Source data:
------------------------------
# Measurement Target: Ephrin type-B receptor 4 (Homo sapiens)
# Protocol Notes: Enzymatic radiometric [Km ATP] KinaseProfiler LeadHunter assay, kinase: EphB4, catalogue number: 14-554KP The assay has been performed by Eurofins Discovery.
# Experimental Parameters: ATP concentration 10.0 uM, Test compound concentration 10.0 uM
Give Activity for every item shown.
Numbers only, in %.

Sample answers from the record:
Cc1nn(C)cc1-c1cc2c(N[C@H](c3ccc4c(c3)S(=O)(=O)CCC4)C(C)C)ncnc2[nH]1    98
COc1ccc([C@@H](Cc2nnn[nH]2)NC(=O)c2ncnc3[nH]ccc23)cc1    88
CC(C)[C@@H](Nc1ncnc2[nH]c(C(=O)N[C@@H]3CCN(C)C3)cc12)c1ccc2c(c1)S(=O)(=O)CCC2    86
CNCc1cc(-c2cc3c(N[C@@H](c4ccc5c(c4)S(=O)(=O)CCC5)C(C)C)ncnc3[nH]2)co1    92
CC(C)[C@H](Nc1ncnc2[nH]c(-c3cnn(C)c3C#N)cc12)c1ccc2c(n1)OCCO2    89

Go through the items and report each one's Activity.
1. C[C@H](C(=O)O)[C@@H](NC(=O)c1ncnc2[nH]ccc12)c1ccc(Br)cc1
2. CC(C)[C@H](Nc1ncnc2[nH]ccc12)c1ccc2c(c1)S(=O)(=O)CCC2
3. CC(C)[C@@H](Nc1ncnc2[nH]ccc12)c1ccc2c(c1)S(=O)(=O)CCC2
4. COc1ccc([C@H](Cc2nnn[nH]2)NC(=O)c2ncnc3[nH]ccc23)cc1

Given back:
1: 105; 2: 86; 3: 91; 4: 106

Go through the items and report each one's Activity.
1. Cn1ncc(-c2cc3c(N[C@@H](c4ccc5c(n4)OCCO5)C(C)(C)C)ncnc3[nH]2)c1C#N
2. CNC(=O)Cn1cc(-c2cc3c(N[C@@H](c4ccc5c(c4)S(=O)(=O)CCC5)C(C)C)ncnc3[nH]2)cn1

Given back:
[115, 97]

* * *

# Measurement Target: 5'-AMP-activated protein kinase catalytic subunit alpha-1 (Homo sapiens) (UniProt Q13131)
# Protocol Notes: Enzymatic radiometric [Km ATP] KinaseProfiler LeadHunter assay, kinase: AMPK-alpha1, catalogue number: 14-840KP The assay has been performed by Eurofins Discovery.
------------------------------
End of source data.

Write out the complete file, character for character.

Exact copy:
# Measurement Target: Ephrin type-B receptor 4 (Homo sapiens)
# Protocol Notes: Enzymatic radiometric [Km ATP] KinaseProfiler LeadHunter assay, kinase: EphB4, catalogue number: 14-554KP The assay has been performed by Eurofins Discovery.
# Experimental Parameters: ATP concentration 10.0 uM, Test compound concentration 10.0 uM
Give Activity for every item shown.
Numbers only, in %.

Sample answers from the record:
Cc1nn(C)cc1-c1cc2c(N[C@H](c3ccc4c(c3)S(=O)(=O)CCC4)C(C)C)ncnc2[nH]1    98
COc1ccc([C@@H](Cc2nnn[nH]2)NC(=O)c2ncnc3[nH]ccc23)cc1    88
CC(C)[C@@H](Nc1ncnc2[nH]c(C(=O)N[C@@H]3CCN(C)C3)cc12)c1ccc2c(c1)S(=O)(=O)CCC2    86
CNCc1cc(-c2cc3c(N[C@@H](c4ccc5c(c4)S(=O)(=O)CCC5)C(C)C)ncnc3[nH]2)co1    92
CC(C)[C@H](Nc1ncnc2[nH]c(-c3cnn(C)c3C#N)cc12)c1ccc2c(n1)OCCO2    89

Go through the items and report each one's Activity.
1. C[C@H](C(=O)O)[C@@H](NC(=O)c1ncnc2[nH]ccc12)c1ccc(Br)cc1
2. CC(C)[C@H](Nc1ncnc2[nH]ccc12)c1ccc2c(c1)S(=O)(=O)CCC2
3. CC(C)[C@@H](Nc1ncnc2[nH]ccc12)c1ccc2c(c1)S(=O)(=O)CCC2
4. COc1ccc([C@H](Cc2nnn[nH]2)NC(=O)c2ncnc3[nH]ccc23)cc1

Given back:
1: 105; 2: 86; 3: 91; 4: 106

Go through the items and report each one's Activity.
1. Cn1ncc(-c2cc3c(N[C@@H](c4ccc5c(n4)OCCO5)C(C)(C)C)ncnc3[nH]2)c1C#N
2. CNC(=O)Cn1cc(-c2cc3c(N[C@@H](c4ccc5c(c4)S(=O)(=O)CCC5)C(C)C)ncnc3[nH]2)cn1

Given back:
[115, 97]

* * *

# Measurement Target: 5'-AMP-activated protein kinase catalytic subunit alpha-1 (Homo sapiens) (UniProt Q13131)
# Protocol Notes: Enzymatic radiometric [Km ATP] KinaseProfiler LeadHunter assay, kinase: AMPK-alpha1, catalogue number: 14-840KP The assay has been performed by Eurofins Discovery.